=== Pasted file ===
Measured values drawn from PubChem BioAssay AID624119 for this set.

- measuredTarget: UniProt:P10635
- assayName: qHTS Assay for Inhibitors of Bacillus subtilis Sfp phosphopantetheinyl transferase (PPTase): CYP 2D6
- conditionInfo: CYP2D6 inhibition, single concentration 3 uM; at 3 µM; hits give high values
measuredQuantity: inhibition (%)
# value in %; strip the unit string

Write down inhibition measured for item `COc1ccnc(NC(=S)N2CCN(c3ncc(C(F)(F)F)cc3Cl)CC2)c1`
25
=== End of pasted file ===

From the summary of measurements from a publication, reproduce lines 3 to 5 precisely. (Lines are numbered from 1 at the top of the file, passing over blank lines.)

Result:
- assayName: qHTS Assay for Inhibitors of Bacillus subtilis Sfp phosphopantetheinyl transferase (PPTase): CYP 2D6
- conditionInfo: CYP2D6 inhibition, single concentration 3 uM; at 3 µM; hits give high values
measuredQuantity: inhibition (%)